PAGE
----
I stopped by our local hackerspace, Splat Space, for a Blender workshop yesterday. Blender is used for 3D modeling, and it’s something I’ve always been kind of curious about. It was a good introduction to what the software could do. Blender can do a lot of interesting stuff. Also, the people at Splat Space are pretty cool. Sometime I’d like to drop in and learn more about maker-y stuff. (Like 3D Printing, learning to solder, and building my own synth. That would be fun.)
When I got back home, I decided to look up some tutorials on the internet, and got a better idea of how to use Blender. It’s pretty powerful, considering that it’s free. But the one thing I can’t get over is the reversed mouse buttons. That drives me nuts. You can change them, but I’m not a fan of Blender’s interface. Maybe after I use it more, I’ll feel more comfortable with it.
I also started messing around with another 3D modeling program called Metasequoia, which has been around since 1999, according to Wikipedia. (So it must be true.)
The LE version is free, but it has some limitations on the use of plugins and file types, which can be a bit of a problem later on. The full version is only $45. Considering that some of the higher-end programs can easily run into the thousands, this is a bargain.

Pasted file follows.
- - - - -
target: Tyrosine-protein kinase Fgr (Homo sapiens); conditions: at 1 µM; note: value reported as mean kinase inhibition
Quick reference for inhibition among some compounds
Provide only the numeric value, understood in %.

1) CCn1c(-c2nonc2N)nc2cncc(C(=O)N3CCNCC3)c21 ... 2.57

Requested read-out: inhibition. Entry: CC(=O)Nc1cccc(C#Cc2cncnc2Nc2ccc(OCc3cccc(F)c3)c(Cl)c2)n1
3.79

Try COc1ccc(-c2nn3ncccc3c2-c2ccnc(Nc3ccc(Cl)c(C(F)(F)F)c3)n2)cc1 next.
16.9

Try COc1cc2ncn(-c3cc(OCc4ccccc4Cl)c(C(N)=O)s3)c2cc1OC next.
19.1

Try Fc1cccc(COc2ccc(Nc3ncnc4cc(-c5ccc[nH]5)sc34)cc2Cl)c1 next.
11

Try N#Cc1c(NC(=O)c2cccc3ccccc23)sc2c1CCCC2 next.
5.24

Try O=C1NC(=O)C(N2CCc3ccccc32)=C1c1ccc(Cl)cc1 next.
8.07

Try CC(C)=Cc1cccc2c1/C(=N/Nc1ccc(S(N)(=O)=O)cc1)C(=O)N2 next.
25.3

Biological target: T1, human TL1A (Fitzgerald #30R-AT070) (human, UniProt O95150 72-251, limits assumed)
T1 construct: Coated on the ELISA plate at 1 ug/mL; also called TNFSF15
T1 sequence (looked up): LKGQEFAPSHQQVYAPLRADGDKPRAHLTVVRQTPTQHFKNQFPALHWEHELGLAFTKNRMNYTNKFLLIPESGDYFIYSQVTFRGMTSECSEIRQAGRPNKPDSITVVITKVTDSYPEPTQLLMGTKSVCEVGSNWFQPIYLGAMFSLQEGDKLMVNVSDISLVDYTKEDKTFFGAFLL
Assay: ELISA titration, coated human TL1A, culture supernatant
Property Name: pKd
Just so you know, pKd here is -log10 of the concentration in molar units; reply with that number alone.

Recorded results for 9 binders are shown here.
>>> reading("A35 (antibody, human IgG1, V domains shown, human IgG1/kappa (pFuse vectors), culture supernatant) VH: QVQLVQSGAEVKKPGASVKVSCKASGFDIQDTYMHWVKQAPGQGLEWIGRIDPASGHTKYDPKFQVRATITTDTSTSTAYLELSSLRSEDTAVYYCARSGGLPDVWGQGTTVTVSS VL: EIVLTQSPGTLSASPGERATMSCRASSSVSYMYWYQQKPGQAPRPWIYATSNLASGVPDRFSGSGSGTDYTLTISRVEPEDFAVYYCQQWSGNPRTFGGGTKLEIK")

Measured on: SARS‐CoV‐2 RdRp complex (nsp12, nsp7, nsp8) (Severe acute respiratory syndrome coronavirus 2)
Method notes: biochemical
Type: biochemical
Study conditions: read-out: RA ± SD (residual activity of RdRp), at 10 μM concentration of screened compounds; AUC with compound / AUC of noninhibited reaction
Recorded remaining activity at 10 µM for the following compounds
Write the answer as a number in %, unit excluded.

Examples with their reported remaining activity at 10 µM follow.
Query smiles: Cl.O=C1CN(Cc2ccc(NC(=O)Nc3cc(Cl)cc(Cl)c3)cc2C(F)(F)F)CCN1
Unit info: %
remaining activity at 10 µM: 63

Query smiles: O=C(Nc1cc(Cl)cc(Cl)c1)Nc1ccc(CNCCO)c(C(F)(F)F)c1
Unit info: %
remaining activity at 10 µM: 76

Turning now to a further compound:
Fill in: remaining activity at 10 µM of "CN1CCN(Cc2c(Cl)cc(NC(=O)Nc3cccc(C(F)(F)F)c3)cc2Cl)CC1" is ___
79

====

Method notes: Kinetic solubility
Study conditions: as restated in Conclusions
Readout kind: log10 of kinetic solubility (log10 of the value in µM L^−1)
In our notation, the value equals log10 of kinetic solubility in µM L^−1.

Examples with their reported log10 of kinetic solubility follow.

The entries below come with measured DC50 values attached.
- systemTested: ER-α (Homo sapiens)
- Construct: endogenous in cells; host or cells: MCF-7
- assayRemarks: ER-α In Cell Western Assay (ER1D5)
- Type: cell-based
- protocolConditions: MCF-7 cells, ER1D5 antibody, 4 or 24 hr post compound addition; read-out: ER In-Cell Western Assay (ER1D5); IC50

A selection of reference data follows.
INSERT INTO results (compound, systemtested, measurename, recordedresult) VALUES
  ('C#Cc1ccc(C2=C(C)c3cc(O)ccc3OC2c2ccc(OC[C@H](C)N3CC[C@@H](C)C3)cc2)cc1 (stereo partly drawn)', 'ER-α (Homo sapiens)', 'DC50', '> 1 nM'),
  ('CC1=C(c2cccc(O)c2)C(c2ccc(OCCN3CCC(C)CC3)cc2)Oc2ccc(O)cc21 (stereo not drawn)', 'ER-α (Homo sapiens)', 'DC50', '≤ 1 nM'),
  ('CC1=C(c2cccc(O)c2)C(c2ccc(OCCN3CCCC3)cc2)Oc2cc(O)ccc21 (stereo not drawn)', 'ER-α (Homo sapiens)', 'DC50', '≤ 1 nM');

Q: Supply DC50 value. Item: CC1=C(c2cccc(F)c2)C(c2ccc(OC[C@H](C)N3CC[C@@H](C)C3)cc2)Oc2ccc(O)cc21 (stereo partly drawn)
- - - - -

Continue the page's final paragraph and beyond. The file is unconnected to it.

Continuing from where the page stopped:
The original program was written in Japanese, and so was the help file. The English translation is serviceable, but in order to find out how to use the program, I went to the Internet for help. DeviantArt and YouTube saved me in that department.
I’ve been messing around with Metasequoia all day. It’s a lot of fun to play with. I can see how one could easily lose track of several days like this. And Metasequoia itself is pretty straightforward to figure out.